The molecular mechanisms regulating the KEAP1-NRF2 pathway

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32 Citations (Scopus)


The KEAP1-NRF2 pathway is the principal protective response to oxidative and electrophilic stresses. Under homeostatic conditions, KEAP1 forms part of an E3 ubiquitin ligase, which tightly regulates the activity of the transcription factor NRF2 by targeting it for ubiquitination and proteasome-dependent degradation. In response to stress, an intricate molecular mechanism facilitated by sensor cysteines within KEAP1 allows NRF2 to escape ubiquitination, accumulate within the cell, and translocate to the nucleus, where it can promote its antioxidant transcription program. Recent advances have revealed that KEAP1 contains multiple stress sensors and inactivation modalities, which together allow diverse cellular inputs, from oxidative stress and cellular metabolites to dysregulated autophagy, to regulate NRF2 activity. This integration of the KEAP1-NRF2 system into multiple cellular signaling and metabolic pathways places NRF2 activation as a critical regulatory node in many disease phenotypes and suggests that the pharmaceutical modulation of NRF2’s cytoprotective activity will be beneficial for human health in a broad range of noncommunicable diseases.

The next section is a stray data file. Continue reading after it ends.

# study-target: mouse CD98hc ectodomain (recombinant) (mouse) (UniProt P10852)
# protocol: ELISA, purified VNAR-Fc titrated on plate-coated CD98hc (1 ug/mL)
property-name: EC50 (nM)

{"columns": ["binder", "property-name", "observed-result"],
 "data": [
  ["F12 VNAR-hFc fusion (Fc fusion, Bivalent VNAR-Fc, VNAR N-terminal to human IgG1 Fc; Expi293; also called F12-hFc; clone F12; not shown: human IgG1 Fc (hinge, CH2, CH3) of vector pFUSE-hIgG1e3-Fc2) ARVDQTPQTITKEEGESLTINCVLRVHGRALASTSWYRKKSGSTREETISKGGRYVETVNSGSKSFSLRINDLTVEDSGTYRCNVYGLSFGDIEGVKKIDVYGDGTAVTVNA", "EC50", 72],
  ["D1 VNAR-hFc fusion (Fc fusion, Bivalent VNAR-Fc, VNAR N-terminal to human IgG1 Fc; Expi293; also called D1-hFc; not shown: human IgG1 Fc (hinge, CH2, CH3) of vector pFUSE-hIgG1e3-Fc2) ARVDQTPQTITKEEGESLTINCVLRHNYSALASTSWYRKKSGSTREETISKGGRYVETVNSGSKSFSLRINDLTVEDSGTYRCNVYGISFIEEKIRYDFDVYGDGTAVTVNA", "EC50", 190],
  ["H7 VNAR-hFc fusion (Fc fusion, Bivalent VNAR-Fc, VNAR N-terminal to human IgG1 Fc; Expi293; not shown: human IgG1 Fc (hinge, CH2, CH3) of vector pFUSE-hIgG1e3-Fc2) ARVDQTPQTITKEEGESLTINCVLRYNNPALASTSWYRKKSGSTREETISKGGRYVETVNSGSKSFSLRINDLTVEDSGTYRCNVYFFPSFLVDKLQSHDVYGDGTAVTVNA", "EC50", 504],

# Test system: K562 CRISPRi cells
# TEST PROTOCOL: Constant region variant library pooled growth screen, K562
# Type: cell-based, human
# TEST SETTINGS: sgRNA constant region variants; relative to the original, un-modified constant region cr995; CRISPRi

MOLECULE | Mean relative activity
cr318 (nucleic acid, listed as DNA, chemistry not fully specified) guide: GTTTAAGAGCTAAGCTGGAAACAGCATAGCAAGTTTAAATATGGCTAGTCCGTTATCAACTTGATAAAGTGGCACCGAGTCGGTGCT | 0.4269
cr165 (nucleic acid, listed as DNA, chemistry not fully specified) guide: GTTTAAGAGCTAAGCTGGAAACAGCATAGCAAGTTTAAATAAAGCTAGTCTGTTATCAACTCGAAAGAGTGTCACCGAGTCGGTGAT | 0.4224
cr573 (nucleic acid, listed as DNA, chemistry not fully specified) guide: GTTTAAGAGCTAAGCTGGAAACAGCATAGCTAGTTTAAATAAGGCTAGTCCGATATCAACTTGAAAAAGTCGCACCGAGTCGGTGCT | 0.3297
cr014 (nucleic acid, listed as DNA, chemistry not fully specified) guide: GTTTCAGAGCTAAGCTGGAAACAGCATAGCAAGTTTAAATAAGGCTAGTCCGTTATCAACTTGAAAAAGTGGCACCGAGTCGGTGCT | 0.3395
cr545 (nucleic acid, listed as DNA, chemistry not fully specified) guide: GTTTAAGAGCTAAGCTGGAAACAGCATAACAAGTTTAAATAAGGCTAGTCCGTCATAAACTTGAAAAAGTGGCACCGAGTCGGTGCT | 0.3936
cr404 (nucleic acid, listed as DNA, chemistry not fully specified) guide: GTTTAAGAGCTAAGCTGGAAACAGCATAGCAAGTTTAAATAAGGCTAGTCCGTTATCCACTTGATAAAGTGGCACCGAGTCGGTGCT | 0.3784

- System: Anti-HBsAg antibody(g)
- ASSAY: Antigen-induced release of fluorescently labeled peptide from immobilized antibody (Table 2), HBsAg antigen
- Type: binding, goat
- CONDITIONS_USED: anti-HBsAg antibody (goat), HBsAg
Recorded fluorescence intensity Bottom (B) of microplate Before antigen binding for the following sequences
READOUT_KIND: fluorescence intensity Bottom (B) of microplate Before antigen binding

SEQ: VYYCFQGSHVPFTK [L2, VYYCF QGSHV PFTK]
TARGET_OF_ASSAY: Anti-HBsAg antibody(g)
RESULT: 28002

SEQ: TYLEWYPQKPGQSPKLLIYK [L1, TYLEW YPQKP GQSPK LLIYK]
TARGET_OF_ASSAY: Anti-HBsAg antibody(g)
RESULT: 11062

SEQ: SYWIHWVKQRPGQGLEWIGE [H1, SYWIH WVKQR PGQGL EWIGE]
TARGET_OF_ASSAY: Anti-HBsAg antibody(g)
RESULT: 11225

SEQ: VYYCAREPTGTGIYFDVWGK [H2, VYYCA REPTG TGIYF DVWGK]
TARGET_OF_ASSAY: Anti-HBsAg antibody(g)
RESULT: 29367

Original languageEnglish
Article numbere00099-20
JournalMolecular and cellular biology
Issue number13
Publication statusPublished - 2020 Jul 1


  • Antioxidant
  • E3 ubiquitin ligase
  • KEAP1
  • NRF2
  • Oxidative stress
  • Stress response

ASJC Scopus subject areas

  • Molecular Biology
  • Cell Biology

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